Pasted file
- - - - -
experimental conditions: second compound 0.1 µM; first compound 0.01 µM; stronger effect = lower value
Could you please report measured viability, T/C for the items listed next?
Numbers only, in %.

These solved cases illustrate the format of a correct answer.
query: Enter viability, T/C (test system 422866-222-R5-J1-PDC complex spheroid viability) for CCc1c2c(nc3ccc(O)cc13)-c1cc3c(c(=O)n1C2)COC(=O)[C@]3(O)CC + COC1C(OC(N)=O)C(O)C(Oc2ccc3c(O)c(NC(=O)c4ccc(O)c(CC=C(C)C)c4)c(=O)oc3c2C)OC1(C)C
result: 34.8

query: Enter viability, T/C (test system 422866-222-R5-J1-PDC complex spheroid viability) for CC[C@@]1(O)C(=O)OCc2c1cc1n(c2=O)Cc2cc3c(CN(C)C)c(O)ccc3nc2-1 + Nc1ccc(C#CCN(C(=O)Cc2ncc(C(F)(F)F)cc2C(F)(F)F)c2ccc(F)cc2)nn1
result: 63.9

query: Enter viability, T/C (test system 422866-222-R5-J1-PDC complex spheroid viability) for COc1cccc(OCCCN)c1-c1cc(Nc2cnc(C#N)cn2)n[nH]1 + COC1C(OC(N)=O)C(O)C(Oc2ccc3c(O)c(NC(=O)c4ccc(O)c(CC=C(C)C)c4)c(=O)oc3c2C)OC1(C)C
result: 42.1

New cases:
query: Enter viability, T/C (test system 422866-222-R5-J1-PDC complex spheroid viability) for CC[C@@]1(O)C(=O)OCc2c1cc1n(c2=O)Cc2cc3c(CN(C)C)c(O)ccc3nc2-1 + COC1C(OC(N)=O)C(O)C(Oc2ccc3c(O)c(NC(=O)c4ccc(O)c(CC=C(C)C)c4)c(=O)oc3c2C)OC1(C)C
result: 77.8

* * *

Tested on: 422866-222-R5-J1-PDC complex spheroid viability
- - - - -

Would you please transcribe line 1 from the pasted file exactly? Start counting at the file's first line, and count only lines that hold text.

experimental conditions: second compound 0.1 µM; first compound 0.01 µM; stronger effect = lower value